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Sugar or Fat

April 10, 2016

I recently read an article called “The sugar conspiracy” in the Guardian newspaper.  It was about the cause of obesity, which once was fatty foods, but now seems to be foods high in sugar.  The first thing I noticed in this long article was that there was no conspiracy of the conventional kind, at least not yet.  There was no conspiracy of large corporations to suppress information on sugar in the diet.  This did happen in the case of tobacco and lung cancer, but is not happening for sugar.  Instead, it’s scientists and nutrition experts who are opposing this change of cause.

Scientists and researchers do resist change, preferring to support the conventional wisdom of the time.  It’s their typical reaction to a new theory, by defending the existing theory.  I read about this behavior in one of Stephen Jay Gould‘s essays, in the case of the theory of mass extinction by meteor impact, proposed by Luis and Walter Alverez.  It took about ten years before their theory was accepted by geologists and paleontologists.  Scientific theories are supposed to be open to change, but it may take some time before this change takes effect.

The concept of sugar as the cause of obesity, rather than fat, comes from several recently-published books.  Most of the public seems to have accepted this idea, but it’s still controversial among scientists and nutrition experts.  There is good scientific evidence implicating sugar as the culprit, but more scientific studies are needed to convince scientists and experts.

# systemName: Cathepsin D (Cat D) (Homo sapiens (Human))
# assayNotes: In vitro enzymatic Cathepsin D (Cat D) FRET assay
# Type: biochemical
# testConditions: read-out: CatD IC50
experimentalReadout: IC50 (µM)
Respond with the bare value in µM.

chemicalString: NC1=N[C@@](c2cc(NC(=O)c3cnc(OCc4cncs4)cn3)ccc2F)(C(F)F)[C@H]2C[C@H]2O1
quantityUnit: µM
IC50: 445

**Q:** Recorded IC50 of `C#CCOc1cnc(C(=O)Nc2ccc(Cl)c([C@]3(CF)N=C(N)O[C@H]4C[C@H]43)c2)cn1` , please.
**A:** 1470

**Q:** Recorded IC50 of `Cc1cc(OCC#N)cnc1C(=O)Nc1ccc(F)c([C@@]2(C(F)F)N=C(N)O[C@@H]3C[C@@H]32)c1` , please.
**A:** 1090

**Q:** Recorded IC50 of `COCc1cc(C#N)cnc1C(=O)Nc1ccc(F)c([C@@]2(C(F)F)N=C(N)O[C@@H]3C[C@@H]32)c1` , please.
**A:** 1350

Consider one of our major industries, the producers of carbonated beverages.  They are in the process of replacing sugar with artifical sweeteners, but they attempt to maintain the same sweetness level in their beverages.  They do this for a good reason.  The public wants to drink sweet-tasting beverages.  The companies know that an optimum sweetness level will produce the most sales of their product.

Scientists and nutrition experts now operate on a shakey scientific ground.  According to the article, there’s an absence of well-designed scientific studies that show fatty foods to be the cause of obesity.  This connection has been conventional wisdom for many years, of course.  Instead of good science, they rely on people with authority and reputation in the obesity field.  In some cases, science has been misused as a way to prove what they already believed.  Some scientists and experts even have vested interests in diets that they have developed.  The field is a bit of a shambles.

It seems likely that sugar is the real culprit in obesity.  With a few more well-designed scientific studies, scientists and experts will be forced to change their opinions.  Likely a few of them will lead the way.  Maybe it won’t take ten years this time around.

 

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